The decision of the Employment Tribunal in a claim by two Uber drivers finding that they are "workers" and not "self-employed" and therefore entitled to workers' rights which include, among other things, holiday pay and minimum wage, has been said to be a "landmark employment Tribunal ruling" and indeed it is. This decision, subject to appeal, is said to potentially affect some 200,000 other people in a similar position to the two Uber drivers i.e. people who consider themselves or have entered into working arrangements as self-employed with very few employment rights or protections.
I would imagine that there are quite a few of the Uber drivers, and others, quite happy with the arrangements they have for their work, including the freedom to work when they want and to earn what appears to be a very good wage, but how many of them, like the two that have brought this claim, will question why they should not also have some protection in their employment? This decision will certainly allow them to seek redress from the Tribunal.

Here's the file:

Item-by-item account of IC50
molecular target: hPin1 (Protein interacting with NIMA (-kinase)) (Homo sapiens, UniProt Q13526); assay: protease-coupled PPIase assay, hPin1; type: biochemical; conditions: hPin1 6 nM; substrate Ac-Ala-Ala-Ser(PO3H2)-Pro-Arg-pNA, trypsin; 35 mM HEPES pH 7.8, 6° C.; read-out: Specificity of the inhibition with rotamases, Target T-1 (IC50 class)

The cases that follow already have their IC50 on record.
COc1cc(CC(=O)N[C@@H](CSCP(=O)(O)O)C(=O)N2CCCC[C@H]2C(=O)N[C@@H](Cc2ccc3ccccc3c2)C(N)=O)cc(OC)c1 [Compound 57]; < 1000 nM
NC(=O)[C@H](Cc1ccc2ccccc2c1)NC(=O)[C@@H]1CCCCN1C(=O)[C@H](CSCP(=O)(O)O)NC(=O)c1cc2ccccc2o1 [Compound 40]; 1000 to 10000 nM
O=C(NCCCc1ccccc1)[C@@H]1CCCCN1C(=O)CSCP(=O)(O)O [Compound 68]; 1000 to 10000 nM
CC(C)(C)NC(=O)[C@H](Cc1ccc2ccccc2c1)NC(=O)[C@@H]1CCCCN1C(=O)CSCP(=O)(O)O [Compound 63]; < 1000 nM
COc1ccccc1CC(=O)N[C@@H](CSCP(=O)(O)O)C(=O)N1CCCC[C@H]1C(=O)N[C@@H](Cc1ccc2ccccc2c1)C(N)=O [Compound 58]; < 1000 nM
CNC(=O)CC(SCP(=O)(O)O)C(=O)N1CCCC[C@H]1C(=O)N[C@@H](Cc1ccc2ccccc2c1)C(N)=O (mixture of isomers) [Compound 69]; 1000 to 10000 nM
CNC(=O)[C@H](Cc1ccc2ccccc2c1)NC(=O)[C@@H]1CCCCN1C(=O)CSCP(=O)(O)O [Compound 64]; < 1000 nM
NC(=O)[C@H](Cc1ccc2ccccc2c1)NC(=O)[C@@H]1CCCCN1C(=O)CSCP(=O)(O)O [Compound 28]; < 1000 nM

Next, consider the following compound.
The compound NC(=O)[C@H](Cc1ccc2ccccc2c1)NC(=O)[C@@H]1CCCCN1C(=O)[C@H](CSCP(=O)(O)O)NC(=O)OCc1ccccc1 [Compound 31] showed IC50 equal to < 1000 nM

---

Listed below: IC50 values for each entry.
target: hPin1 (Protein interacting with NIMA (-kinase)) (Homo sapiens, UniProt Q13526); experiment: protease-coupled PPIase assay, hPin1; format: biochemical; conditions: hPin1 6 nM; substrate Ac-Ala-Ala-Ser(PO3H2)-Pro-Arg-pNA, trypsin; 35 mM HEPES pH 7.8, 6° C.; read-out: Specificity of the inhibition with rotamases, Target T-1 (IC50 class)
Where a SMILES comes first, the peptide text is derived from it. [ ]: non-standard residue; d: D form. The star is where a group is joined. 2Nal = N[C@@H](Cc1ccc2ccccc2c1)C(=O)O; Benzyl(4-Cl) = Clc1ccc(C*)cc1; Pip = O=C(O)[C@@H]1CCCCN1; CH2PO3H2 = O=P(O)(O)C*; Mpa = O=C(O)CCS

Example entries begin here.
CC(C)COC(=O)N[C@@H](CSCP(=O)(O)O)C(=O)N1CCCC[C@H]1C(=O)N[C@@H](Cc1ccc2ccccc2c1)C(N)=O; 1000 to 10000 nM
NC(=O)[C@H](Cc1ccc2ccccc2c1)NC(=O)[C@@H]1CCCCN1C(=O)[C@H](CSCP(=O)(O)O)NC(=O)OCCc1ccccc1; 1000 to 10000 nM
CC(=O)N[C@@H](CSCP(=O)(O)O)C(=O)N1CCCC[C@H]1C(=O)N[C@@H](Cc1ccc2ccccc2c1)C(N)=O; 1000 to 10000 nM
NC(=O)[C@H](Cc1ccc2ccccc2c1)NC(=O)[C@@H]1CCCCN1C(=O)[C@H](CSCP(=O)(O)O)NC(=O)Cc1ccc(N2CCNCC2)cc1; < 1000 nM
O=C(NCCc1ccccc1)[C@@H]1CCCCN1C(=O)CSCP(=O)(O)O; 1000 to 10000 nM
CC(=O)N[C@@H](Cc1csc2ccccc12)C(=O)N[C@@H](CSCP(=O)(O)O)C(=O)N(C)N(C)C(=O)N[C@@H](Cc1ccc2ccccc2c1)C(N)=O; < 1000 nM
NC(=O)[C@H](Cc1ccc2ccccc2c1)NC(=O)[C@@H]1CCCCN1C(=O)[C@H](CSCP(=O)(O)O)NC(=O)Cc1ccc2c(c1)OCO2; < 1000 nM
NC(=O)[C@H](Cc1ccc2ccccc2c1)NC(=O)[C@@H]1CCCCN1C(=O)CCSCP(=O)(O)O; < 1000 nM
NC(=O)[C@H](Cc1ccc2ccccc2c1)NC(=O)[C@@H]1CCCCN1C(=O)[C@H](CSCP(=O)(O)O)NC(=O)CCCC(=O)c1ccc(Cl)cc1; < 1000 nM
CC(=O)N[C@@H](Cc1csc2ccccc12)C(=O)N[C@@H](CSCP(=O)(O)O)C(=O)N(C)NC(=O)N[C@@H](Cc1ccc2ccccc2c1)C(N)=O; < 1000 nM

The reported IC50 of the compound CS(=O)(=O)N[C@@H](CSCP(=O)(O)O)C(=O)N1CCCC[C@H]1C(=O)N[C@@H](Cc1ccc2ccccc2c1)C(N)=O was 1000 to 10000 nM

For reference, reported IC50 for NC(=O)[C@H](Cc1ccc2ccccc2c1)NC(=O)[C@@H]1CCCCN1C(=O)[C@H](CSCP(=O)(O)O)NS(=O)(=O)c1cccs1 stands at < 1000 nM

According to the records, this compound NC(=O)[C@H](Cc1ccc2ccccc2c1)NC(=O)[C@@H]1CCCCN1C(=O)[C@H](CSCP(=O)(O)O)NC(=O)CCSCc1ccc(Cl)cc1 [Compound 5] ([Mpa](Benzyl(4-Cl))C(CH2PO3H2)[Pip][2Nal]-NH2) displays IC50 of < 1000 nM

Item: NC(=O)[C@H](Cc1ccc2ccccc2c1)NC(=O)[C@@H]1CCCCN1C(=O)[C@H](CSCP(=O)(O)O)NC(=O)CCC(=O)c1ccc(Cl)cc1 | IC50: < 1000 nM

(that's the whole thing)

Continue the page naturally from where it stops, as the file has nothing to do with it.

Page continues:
So, the question is, when we have so many more people working outside the normal employer/employee relationship, is it time for employment law to catch up and afford more people protection in their employment?
What a time to be involved in employment law. I cannot wait to see what the appeal brings and what I expect to be far reaching implications of this decision.
Landmark employment tribunal ruling states firm must also pay drivers national living wage and holiday pay with huge implications for gig economy